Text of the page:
Like all long political years, the year 2014 did not begin on January 1st; rather, 2014 politically began at the end of May with the Taksim events. Nevertheless, the year may end on an optimistic note. It could be said that, unless the date of the upcoming general elections change, the long political year of 2014 will extend to June 2015. Had the government been overthrown by the police-judiciary coup in December 17th., Turkey would have been sentenced to a neo-tutelage regime for many years to come. The first phase of the tripartite elections race in Turkey ended with Erdoğan’s victory. The upcoming presidential elections in August 2014 will be the second phase. The March 30 elections clearly demonstrated that the AK Party will continue to play an important part in Turkey’s political scene for years to come.
What happened in Egypt? The Egyptian regime moved to the offensive prior to the presidential elections, and the military and the judiciary did everything in their power to prevent Mohamed Morsi from becoming president and curtailed his powers and dissolved the parliament. Morsi, however, issued a decree granting himself broad powers and used his new authority to order the retrial of Mubarak. Egypt will continue to struggle between painful democratization and tutelage regime.
Over the past decade, Turkey has been experiencing a decisive transition that North Africa and the Middle East only recently have begun to feel. It will be misleading to interpret the changes in the Arab world as unique and isolated developments taking place in each country, on a case by case basis. “The Camp David Order,” that took shape after 1978, based on Western support for authoritarian Arab leaders, has dominated Middle Eastern affairs for the last three decades. The US invasion of Iraq intentionally or unintentionally shook up the status quo of the regional order. Turkey has been seen as a success story for those countries suffering from a lack of democratization, economic development and a more equitable distribution of income, while enduring a “Cold Peace” with Israel. Just as Turkey had a role in the transformation of the Arab world, the Arab world will also play a significant role in the formation of the “New Turkey.” Turkey will remain an actor helping to build this new democratic and more prosperous regional order, as long as it deploys its comparative, historical, and strategic advantages.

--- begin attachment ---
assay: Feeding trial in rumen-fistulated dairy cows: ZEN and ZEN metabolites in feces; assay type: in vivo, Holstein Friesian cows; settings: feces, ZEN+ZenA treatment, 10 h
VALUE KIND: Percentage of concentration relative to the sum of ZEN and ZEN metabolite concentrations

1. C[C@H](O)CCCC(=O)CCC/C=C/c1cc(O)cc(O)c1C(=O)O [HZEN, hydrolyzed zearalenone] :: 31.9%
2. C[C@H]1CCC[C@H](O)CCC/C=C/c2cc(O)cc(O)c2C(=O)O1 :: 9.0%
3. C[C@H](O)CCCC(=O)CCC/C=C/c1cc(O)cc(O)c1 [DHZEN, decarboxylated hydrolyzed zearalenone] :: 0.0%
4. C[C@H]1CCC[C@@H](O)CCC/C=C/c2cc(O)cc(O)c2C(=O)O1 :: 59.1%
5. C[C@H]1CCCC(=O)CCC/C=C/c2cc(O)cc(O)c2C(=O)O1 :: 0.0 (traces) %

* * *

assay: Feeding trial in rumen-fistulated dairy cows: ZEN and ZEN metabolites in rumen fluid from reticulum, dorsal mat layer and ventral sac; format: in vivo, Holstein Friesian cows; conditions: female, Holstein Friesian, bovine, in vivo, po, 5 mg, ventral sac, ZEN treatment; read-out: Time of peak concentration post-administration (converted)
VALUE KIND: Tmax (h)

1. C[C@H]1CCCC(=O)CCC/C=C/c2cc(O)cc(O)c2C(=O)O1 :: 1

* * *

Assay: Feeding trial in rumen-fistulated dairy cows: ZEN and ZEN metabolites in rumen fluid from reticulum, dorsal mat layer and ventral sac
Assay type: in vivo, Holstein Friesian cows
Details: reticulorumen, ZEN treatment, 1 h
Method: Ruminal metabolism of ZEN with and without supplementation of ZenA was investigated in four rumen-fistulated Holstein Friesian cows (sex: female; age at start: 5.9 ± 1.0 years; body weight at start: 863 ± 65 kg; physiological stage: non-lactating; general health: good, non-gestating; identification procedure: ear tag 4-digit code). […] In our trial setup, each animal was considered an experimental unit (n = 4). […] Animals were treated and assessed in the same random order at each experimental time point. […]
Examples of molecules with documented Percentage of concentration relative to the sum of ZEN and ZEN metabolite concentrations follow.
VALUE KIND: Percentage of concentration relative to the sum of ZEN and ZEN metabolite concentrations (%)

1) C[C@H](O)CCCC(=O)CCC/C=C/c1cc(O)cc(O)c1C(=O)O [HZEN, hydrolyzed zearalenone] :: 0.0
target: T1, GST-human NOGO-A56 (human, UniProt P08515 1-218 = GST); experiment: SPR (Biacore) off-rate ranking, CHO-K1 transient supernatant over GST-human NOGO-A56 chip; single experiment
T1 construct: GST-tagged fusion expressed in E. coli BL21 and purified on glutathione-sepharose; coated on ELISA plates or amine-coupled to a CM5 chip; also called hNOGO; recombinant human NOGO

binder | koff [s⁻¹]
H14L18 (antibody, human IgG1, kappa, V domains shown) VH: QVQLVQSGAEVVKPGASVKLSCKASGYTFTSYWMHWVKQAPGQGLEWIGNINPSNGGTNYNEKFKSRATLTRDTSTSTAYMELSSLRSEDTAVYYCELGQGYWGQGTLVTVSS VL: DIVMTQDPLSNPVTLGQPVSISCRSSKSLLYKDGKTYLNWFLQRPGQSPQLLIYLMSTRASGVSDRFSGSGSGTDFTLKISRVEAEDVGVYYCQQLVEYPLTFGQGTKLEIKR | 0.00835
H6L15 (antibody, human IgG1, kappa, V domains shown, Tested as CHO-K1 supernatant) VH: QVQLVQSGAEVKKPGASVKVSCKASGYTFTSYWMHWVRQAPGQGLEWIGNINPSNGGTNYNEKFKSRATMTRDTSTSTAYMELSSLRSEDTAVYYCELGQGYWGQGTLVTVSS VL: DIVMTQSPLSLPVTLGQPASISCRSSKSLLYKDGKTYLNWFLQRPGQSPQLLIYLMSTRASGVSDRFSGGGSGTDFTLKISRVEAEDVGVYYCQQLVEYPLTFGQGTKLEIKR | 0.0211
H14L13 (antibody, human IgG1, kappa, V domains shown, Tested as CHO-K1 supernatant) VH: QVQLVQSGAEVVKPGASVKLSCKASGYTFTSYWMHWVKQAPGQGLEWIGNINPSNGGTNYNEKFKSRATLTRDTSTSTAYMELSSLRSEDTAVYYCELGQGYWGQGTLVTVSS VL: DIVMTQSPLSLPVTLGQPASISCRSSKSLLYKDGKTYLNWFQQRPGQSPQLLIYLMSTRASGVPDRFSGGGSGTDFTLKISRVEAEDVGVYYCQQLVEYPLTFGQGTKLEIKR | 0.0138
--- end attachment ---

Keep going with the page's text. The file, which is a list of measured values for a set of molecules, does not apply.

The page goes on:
The questions about the direction of Turkish foreign policy have been voiced once more following the flotilla crisis between Turkey and Israel, which coincided with Turkey’s vote in May against a UN Security Council resolution on Iran. Is Turkey turning its back on the West? In the unfolding debate, one can see that such questions are being asked in order to send a tacit message of intimidation to Turkey or to give it a warning, rather than to conduct an honest inquiry into Turkey’s foreign policy direction. To explain the recent changes in Turkish foreign policy, this commentary, instead, proposes to look at the transformations in the US role in the Middle East. It argues that ignoring the fundamental change in the global order while treating Turkey’s every attempt to adapt to the new conditions as a form of “axis shift” are efforts to analyze Turkish foreign policy with parameters of a bygone time.
The Kurdish question in Turkey has a long history which was viewed within the framework of nation building, integration and underdevelopment until it was perceived as a security issue with the emergence of the PKK in the 1980s. During the 1990s, dominated by the security perspective, the scope of the question was reduced to terrorist acts alone under a state of emergency rule. A number of changes transformed the nature of question, such as the Kurdish political movement since the 1990s, forced migration, the capture of PKK leader Abdullah Öcalan in 1999 and the emergence of autonomous Kurdish government in northern Iraq. A permanent settlement of the Kurdish question must be based on developing new and alternative, strategies vis-à-vis existing policies. In this context, a comprehensive package of measures should include not only security measures, but more importantly democratic reforms and economic investments.